Abandon Ship – Bella Caledonia, Closer #2

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“It’s time to go now. You’ve done your duty. You can do no more. Abandon your cabin, it’s everyone for himself.”

I’m getting ready for a fight. Wolverine t-shirt for a gi, faded jeans and some scabby DMs barely bound together with frayed black laces pushed through the wrong holes. Clammy palms, belly bubbling in nervous anticipation, I’m sprawled across my old wooden floor with a placard, a jar of pastel coloured Sharpies and an idea. As each careful stroke leaves the tip of my pen, and each over-sized rainbow-dipped character inks the clean, white paper, I feel calmer. Focussed. Brimming with positivity. You see, tonight, the neo-fascists are coming. Well-spoken Etonians, disguised in designer suits and ties, coming to my city to spread their poisonous message of hate and intolerance. They’re coming to my city; a place of refuge. Somewhere I found acceptance of my less-marginale proclivities. How fucking dare they.

A good friend once showed me what democracy meant; on paper and in practice  ’Democracy’. Greek words “Demos” meaning “the people,” and “Cratos” meaning, “power”. Democracy is people power, not political power. Words he lived by, but few of the rest of us do.  Did we forget that definition somehow, or were we just never taught?

I’m part of Generation Disenfranchised.  As I grew up,  my political awareness consisted of afternoons cocooned in my grandparent’s immaculate floral living room, closely observing my Papa as he deftly interpreted the squalling rabble of monochrome suits on tiered green leather. It made less-than zero sense, and it did nothing to foster my at that desire to speak fluent MP.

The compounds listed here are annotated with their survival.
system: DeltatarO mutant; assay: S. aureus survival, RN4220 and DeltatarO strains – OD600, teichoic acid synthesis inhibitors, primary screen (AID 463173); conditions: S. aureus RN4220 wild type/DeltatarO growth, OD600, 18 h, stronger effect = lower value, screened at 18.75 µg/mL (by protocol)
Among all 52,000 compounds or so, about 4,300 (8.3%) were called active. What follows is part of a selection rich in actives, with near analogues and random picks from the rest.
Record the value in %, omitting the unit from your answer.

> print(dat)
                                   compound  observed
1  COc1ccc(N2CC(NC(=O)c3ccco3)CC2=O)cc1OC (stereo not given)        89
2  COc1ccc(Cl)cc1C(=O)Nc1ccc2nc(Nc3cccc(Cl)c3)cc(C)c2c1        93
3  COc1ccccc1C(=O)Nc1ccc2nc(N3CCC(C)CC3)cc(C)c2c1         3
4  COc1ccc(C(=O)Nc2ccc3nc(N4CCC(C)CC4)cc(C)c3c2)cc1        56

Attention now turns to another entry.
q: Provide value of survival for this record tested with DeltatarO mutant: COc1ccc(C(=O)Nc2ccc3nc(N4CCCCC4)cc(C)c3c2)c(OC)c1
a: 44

I was as vaguely au courrant as most wee folks. Just aware of Maggie Thatcher and John Major, pieced together from glimpses of Spitting Image on the erratic bedroom portable and snatched titbits from grown-up conversations I didn’t quite understand. I’d heard there were bombings in Ireland, planes falling out of the sky in Lockerbie, and Dads in the Gulf-though I had no idea where or what that meant. Later on there was some rubbery-faced dolt dancing along to D-Ream and claiming to have the answers to all society’s ails. From this ameliorated patchwork of misunderstandings and half-truths, was the genesis of my political views. All I knew was that I didn’t understand politics, and what little I did, made me want to get as far away from it as possible. This was a world for grown-ups, and grown-ups with a particular predilection for boredom and sensibility. No thank you; for the time being I’m going to focus on Pogs.

So what changed? How did politics permeate my life so much that I’m about to stride across the city with this massive, inconveniently-sized placard to tell some numpty from down south to politely ‘get tae’?

I’ve just had enough. Of all of it. But that wasn’t always the case.

Sure, my days as a dreadlocked/vegan/pain-in-the-arse student exposed me to a world beyond my BBC-shaped parochial vision of UK politics; but I’d never done much about it. As I grew out of my retrospective insufferableness, passivity submerged me- like I’d gotten it all out of my system. I didn’t feel the need to paint signs on my mum’s council-house lawn, bus it up to Gleneagles, sleep in a spider-riddled tent on some waste-ground, and get frisked—twice—by well-meaning officers who were convinced I was hiding weed/weapons/opinions in my hair or cardigan, just to shout at some people who didn’t acknowledge my existence.

The extent of my political grousing had dimmed to nothing more than self-satisfied Guardian-reader grumbles in the pub, and the odd satirical barb. The system was well and truly FUBAR as far as me and mine were concerned; the continued rhetoric of bluster, spin and downright lies had fostered a sort of diluted political nihilism. A general ennui around anything to do with Westminster, except for the largely accepted nothing that [insert current figurehead] was a tit. I’d developed an internal rejection of what existed, but hadn’t had enough exposure to meaningful UK political issues it to really give it much thought.